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Chapters 6 & 7 PowerPoint Presentation
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Chapters 6 & 7

Chapters 6 & 7

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Chapters 6 & 7

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  1. Chapters 6 & 7 • Storing and retrieving from episodic memory • Semantic memory: categorization and priming

  2. Who learns with music?

  3. Taxonomy of long-term memory (Squire, 1993)

  4. Episodic memory • Memory for facts about personally experienced events • Three stages: Encoding (storing or acquisition), storage (retention), and retrieval • Four ways to improve episodic memory: Rehearsal, levels of processing, organization, and imagery

  5. Rehearsal • The aim of rehearsal is maintaining information in working memory as long as possible thus increasing the possibility of storing the information in long-term memory. • Serial position effects: Primacy and recency effect

  6. Primacy and recency effects (Rundus, 1971) • Subjects were presented list of 20 words at a rate of 5 s per word. They were asked to rehearse the list out loud. • Rundus (1971) compared the probability of recall with the position of the word on the list and the number of rehearsals.

  7. Primacy and recency effects (Rundus, 1971)

  8. Levels of processing (Craik & Lockhart, 1972) • Also called elaborative rehearsal, type II rehearsal, or depth of processing • When new information is processed in a more intentional and meaningful way, the representation of that information will make more connections with the existing information.

  9. Glenberg, Smith, and Green (1977): Task effects • Participants were asked to remember four-digit numbers. During variable intervals, they had to repeat words. At the end subjects were given a free recall or a recognition test on the words. • Rehearsal did not improve performance on free recall test, but did improve performance on recognition test.

  10. Organization • (Re)structuring of information, so it can be stored in groups (chunking). • The organization of information can be subjective (Tulving, 1962).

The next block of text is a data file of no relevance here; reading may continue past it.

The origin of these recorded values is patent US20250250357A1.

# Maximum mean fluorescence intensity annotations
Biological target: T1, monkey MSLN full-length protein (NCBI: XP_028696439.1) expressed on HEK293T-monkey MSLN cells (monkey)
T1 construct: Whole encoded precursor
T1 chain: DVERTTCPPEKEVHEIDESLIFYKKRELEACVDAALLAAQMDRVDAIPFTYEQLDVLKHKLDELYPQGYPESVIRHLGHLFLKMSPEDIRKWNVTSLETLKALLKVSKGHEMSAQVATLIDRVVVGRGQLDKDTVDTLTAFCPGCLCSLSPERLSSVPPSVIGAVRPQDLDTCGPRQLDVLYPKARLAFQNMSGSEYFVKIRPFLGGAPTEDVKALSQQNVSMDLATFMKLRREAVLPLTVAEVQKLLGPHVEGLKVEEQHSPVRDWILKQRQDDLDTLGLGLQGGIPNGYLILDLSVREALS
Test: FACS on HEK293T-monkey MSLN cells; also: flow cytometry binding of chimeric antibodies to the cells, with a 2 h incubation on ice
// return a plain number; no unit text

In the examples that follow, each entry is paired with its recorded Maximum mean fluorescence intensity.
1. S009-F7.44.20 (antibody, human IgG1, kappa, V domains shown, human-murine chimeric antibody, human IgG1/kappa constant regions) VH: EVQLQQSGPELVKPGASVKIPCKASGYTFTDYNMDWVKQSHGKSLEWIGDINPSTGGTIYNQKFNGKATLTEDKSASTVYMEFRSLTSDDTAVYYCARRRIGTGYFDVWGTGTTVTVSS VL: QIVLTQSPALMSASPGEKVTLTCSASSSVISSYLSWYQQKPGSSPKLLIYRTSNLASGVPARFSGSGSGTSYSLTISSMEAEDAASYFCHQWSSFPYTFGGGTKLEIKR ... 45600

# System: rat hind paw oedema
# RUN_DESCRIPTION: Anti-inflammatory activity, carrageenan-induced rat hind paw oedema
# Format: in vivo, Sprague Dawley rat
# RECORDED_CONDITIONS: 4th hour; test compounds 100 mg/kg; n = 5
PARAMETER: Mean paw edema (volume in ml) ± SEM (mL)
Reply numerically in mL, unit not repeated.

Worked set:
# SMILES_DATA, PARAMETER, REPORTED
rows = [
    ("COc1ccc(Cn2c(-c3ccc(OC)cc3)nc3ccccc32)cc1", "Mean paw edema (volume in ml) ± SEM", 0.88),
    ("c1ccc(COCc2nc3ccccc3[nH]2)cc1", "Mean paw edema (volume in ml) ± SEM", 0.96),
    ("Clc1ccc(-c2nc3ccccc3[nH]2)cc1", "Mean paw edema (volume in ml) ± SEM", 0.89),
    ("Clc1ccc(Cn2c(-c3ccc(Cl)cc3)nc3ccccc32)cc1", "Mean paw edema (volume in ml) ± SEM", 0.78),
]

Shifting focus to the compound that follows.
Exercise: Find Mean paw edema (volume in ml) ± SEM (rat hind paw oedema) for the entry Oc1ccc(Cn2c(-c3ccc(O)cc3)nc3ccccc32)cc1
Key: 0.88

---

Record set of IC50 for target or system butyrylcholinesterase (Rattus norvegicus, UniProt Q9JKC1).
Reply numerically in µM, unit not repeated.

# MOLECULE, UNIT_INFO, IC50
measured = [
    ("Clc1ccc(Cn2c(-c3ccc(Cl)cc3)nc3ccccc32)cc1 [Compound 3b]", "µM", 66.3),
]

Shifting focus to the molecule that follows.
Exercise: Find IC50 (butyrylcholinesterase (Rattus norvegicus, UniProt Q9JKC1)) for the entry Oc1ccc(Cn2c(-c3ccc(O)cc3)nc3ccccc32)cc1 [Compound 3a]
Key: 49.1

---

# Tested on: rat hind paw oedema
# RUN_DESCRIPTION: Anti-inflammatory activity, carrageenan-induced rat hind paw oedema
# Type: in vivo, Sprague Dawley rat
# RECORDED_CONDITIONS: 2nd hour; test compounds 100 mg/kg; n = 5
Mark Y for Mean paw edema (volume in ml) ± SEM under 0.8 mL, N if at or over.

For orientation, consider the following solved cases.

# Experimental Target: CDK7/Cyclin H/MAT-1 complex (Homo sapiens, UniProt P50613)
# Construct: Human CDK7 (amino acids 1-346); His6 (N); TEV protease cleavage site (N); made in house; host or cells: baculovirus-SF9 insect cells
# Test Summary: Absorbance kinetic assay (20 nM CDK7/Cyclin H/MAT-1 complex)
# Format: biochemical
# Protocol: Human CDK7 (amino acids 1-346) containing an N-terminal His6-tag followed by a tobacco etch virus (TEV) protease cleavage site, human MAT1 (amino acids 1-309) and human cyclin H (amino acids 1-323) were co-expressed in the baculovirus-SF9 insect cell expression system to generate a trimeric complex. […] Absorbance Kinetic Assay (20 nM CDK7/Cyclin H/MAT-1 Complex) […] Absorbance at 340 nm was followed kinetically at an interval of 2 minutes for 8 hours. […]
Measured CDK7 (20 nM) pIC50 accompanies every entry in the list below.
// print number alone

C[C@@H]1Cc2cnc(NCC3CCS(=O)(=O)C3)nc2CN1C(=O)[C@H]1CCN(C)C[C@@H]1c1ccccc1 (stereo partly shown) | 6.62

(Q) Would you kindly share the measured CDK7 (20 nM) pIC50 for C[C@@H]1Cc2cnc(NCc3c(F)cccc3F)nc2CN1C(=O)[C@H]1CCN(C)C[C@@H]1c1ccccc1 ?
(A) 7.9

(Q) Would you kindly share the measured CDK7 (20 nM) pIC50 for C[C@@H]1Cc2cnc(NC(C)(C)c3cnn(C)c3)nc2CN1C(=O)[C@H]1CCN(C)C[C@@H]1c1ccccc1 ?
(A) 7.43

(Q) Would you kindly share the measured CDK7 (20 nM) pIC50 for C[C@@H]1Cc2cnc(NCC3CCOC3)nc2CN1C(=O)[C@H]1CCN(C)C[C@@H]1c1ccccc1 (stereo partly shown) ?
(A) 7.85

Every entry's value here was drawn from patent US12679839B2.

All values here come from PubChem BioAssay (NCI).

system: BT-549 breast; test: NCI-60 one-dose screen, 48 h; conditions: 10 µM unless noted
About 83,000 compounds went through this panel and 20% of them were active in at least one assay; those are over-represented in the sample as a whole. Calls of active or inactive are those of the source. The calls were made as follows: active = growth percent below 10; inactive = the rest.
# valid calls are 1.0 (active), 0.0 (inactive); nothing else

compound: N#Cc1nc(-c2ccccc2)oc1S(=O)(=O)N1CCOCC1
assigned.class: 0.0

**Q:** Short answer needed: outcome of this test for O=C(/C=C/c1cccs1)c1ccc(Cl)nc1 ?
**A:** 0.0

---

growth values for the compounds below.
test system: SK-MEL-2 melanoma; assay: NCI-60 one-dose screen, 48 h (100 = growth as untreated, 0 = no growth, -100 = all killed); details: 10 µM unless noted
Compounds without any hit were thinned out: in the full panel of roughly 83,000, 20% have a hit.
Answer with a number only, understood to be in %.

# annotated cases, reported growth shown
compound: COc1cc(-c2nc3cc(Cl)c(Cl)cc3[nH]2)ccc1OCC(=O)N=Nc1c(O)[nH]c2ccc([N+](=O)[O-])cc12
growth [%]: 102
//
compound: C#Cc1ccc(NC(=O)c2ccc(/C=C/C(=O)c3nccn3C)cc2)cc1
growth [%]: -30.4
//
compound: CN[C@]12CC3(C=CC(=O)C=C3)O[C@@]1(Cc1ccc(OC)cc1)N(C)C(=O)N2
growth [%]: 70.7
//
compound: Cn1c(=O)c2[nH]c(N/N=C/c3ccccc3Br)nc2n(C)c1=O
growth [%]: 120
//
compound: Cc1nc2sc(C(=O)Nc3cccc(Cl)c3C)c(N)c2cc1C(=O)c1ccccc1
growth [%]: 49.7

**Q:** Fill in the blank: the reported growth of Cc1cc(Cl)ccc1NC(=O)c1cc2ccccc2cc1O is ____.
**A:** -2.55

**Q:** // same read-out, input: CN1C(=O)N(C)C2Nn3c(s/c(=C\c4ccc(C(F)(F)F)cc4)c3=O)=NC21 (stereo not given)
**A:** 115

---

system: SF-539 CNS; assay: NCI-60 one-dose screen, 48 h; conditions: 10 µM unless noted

11. Visual imagery • When people can store mental pictures, they will remember information better (Schnorr & Atkinson, 1969). • Dual coding hypothesis (Paivio, 1971): Concrete objects are represented twice. • Once in terms of their verbal attributes and once in terms of their imaginal attributes.

  12. Mnemonic Devices • Use levels of processing, organization, as well as imagery techniques.

  13. Encoding specificity (Tulving & Thompson, 1973) • Items are stored into a larger representation, that includes information about the item presentation.

  14. Encoding is retrieval • When people learn information, connections between new and old information are made. • When these connections are numerous (rehearsal), elaborate (processing levels, organization, and imagery), it will be easier to retrieve information because there are more cues to help retrieving it.

  15. Retrieval in episodic memory • Decay (which is actually a storage/retention problem): The passage of time is cause of forgetting (Thorndike, 1914). • Interference. Different items are associated with the same retrieval cue. Attempted retrieval of one of these items can be blocked by the inadvertent retrieval of the other item.

  16. Interference • Negative transfer, for instance when subjects have to learn a list of word pairs that were already related to other words in prior lists. • Positive transfer, for instance when subjects have to learn a list of word pairs that were similar to words in prior lists.

  17. Negative Transfer

  18. Positive Transfer

  19. Interference • Proactive interference: A previous learned list interferes with a later list which is tested. • Retroactive interference: A later learned list interferes with a previous list which is tested.

  20. Amnesia • Encoding – Storage - Retrieval • Retrograde amnesia (no retrieval) • Anterograde amnesia (no encoding)

  21. What’s better learning with music or learning without music?